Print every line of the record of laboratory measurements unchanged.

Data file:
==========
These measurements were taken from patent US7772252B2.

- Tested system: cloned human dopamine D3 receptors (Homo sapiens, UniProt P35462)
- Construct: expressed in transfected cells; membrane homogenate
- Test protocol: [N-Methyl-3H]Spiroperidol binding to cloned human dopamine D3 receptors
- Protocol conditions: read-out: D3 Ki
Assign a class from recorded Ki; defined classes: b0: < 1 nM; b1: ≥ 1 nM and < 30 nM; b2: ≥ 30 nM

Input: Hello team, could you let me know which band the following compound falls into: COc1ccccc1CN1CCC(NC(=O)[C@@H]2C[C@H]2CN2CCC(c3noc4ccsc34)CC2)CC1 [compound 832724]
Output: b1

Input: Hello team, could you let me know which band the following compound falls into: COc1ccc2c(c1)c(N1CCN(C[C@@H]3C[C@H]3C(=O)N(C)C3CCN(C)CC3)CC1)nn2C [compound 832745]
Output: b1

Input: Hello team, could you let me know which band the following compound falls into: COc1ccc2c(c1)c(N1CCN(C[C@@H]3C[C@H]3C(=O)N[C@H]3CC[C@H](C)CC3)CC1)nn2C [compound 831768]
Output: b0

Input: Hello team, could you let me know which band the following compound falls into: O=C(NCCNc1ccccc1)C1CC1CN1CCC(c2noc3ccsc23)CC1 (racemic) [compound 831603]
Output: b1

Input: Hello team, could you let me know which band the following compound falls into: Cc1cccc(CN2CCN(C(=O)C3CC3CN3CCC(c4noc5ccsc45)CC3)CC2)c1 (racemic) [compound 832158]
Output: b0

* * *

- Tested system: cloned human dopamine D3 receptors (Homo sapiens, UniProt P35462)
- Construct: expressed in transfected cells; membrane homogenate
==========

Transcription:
These measurements were taken from patent US7772252B2.

- Tested system: cloned human dopamine D3 receptors (Homo sapiens, UniProt P35462)
- Construct: expressed in transfected cells; membrane homogenate
- Test protocol: [N-Methyl-3H]Spiroperidol binding to cloned human dopamine D3 receptors
- Protocol conditions: read-out: D3 Ki
Assign a class from recorded Ki; defined classes: b0: < 1 nM; b1: ≥ 1 nM and < 30 nM; b2: ≥ 30 nM

Input: Hello team, could you let me know which band the following compound falls into: COc1ccccc1CN1CCC(NC(=O)[C@@H]2C[C@H]2CN2CCC(c3noc4ccsc34)CC2)CC1 [compound 832724]
Output: b1

Input: Hello team, could you let me know which band the following compound falls into: COc1ccc2c(c1)c(N1CCN(C[C@@H]3C[C@H]3C(=O)N(C)C3CCN(C)CC3)CC1)nn2C [compound 832745]
Output: b1

Input: Hello team, could you let me know which band the following compound falls into: COc1ccc2c(c1)c(N1CCN(C[C@@H]3C[C@H]3C(=O)N[C@H]3CC[C@H](C)CC3)CC1)nn2C [compound 831768]
Output: b0

Input: Hello team, could you let me know which band the following compound falls into: O=C(NCCNc1ccccc1)C1CC1CN1CCC(c2noc3ccsc23)CC1 (racemic) [compound 831603]
Output: b1

Input: Hello team, could you let me know which band the following compound falls into: Cc1cccc(CN2CCN(C(=O)C3CC3CN3CCC(c4noc5ccsc45)CC3)CC2)c1 (racemic) [compound 832158]
Output: b0

* * *

- Tested system: cloned human dopamine D3 receptors (Homo sapiens, UniProt P35462)
- Construct: expressed in transfected cells; membrane homogenate